Behind the Scenes in the Smithsonian Collections

Sometimes in the course of my research/googles-gone-awry, I run into things that are too charming, interesting, or striking for me not to share. No advice, no pearls of wisdom- I’m definitely, pretty much, mostly very certain those are reasons you decide to stop by- just something cool that might brighten your day. This week? Behind the scenes in the collections of the Smithsonian Institute

Mineral Sciences Collection

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The Photography of Martin Parr

Sometimes in the course of my research/googles-gone-awry, I run into things that are too charming, interesting, or striking for me not to share. No advice, no pearls of wisdom- I’m definitely, pretty much, mostly very certain those are reasons you decide to stop by- just something cool that might brighten your day. This week? The photography of Martin Parr

Tuesday mood.

 

 

The Next Big Thing: Aprons! (…Aprons?)

Sometimes in the course of my research/googles-gone-awry, I run into things that are too charming, interesting, odd, or striking for me not to share. No advice, no pearls of wisdom- I’m definitely, pretty much, mostly very certain those are reasons you decide to stop by- just something cool that might brighten your day. This week? The time Good Housekeeping tried to make aprons into a fashion accessory.

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“Dovima with Elephants,” 1955.

During the first month of grad school, a period in my life where my insecurities could best be described as…obtrusive? Engorged? Big and tall?… one of my professors was introducing the history of fashion photography. She pulled up the photo above, and said, “now, we all know you took this picture….” She paused for the class to fill in the blank, and like a chorus of my doubts and fears, everyone answered in unison, “Richard Avedon!” A name they might as well have made up, as it was entirely foreign to me.

I’d go on to learn that he was one of the 20th century’s most famous fashion and portrait photographers, but at the time, all I could think was, “well, these people already know the stuff, and I do not. This is the end of my aspirations.”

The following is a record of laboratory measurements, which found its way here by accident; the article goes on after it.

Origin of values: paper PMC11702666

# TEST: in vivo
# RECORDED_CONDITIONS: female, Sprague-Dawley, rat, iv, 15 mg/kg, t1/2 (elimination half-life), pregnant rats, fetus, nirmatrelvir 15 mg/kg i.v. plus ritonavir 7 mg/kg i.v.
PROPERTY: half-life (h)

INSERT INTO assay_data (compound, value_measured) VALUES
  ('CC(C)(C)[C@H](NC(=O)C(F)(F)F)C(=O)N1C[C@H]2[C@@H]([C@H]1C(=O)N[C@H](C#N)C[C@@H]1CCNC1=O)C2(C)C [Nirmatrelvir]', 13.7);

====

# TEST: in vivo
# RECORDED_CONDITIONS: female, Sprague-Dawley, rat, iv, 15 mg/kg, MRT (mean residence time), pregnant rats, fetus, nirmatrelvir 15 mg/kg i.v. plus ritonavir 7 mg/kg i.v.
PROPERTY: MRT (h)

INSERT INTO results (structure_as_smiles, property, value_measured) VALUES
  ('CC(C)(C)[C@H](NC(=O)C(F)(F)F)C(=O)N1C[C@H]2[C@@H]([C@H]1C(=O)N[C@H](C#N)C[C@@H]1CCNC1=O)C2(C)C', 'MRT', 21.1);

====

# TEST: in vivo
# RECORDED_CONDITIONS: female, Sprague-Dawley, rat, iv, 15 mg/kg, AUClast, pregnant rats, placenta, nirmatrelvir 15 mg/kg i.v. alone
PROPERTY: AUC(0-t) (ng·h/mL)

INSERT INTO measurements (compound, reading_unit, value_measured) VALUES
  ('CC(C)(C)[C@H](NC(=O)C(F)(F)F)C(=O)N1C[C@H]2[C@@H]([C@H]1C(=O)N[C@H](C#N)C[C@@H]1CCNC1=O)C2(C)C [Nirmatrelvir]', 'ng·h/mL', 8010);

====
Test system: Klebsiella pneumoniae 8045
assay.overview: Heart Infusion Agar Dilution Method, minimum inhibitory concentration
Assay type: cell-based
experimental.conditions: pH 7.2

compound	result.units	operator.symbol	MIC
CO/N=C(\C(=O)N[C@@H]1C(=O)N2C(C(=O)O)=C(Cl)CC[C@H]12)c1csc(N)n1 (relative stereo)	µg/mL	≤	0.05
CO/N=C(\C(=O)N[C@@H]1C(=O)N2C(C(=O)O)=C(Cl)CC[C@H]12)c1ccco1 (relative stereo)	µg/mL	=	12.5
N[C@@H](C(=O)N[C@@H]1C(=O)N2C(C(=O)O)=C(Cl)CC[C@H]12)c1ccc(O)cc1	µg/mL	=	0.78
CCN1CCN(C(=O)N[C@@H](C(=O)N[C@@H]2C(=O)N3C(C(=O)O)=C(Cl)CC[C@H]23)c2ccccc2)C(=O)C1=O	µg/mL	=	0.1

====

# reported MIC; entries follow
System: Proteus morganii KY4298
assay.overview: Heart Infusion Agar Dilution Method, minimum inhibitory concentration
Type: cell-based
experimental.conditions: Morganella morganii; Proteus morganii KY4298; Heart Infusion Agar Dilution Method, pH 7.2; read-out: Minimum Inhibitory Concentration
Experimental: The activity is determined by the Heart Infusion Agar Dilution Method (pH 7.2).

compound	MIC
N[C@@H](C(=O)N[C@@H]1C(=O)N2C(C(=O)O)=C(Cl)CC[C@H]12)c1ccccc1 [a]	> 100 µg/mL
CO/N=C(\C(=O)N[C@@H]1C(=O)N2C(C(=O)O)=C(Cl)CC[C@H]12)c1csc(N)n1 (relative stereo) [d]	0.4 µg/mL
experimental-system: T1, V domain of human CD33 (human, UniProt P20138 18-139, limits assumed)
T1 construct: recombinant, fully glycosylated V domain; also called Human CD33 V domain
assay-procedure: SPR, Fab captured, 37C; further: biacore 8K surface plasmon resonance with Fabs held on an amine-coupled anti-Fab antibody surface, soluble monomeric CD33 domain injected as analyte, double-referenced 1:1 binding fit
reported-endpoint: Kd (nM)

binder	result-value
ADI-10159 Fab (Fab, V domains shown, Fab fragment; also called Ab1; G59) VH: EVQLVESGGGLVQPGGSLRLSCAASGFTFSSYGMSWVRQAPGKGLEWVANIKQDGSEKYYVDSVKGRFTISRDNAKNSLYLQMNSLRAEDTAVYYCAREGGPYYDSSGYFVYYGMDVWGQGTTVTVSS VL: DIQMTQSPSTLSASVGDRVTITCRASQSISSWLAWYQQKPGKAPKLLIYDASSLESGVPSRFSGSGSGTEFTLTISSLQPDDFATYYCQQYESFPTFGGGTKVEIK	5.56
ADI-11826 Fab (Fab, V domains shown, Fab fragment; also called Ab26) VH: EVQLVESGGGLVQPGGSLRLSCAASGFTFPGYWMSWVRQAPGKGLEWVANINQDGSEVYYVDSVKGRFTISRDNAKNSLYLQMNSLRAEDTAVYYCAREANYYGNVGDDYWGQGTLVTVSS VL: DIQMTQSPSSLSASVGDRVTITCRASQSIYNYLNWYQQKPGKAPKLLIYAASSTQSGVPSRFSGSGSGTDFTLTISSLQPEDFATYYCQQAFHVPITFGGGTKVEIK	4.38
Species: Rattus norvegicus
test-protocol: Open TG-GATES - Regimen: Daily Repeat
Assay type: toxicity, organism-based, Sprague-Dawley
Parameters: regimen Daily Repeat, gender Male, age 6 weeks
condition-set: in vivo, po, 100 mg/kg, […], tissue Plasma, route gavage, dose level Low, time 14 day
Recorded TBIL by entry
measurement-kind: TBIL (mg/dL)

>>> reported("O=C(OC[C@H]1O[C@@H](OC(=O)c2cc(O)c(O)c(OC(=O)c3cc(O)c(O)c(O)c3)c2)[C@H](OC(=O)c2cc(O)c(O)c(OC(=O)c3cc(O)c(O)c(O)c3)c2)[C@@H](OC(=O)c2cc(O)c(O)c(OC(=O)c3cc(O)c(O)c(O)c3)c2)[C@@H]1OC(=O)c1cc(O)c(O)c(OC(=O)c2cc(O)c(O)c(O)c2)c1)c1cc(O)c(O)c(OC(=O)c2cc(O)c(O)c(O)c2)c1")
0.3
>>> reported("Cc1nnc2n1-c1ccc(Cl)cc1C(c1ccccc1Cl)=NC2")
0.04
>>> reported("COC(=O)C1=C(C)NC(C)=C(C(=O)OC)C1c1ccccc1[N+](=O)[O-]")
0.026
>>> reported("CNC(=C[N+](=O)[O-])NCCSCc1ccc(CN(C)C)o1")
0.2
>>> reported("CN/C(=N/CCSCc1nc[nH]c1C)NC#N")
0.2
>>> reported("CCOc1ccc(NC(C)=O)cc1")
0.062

Good thing I’m not dramatic anymore.

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Tinsel Tuesday: The Nutcracker

Periodically when researching I’ll stumble on something that’s just too good not to share. Bonus points if it’s festive! No advice, no pearls of wisdom- I’m definitely, pretty much, mostly very certain those are reasons you all decide to stop by- just something cool I thought was worth sharing. This week, let’s look at art created for The Nutcracker throughout history.

Opernhaus Zurich, 1993. Art by Mario Botta

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You Made it Weird: History’s Halloweens II

As it turns out, there’s enough weird in history for a second look at History’s Halloween. Missed the first? Check it out here.

When people ask about my Friday night plans…

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Image: Sandra Dee, ca. 1960. Getty Images

Making a Pumpkin-House a Pumpkin-Home

Image: Myrna Dell, ca. 1940. Public domain.

“You know, I feel like you just reach a point in your life where you have to buy investment pieces when you’re furnishing your pumpkin.”

My Five Year Plan

Photo: June Marlowe, ca. 1930. Public Domain

Next step: Figure out why my car is making that one noise, then take over the world.
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Spooky Sunday: It’s not weird!

Skinless Frankfurters or Wieners ad, ca. 1960s.

We’re half way through October, so it might be the point in the month where you start making your Halloween plans. Have you considered a Weeny Witch party? Don’t you love “barrels of fun”? It’s my favorite unit of fun!

And ok, my ideal party is just me dancing around, scream-singing the soundtrack to Newsies in my pajamas, eating shrimp tacos, so maybe my idea of a barrel of fun doesn’t include anthropomorphized wieners. But look at their faces! They seem into it!

Your friends won’t think it’s weird. They might say, “this is weird,” but they’re not thinking it.

Spooky Sunday: Am I helping??

 

 

“That’s the perfect place for a showdown of mythical creatures! On the ground a foot to the left! Wouldn’t want you to move or anything!”

Promotional still from Frankenstein Meets the Wolf Man, 1943. Universal Pictures.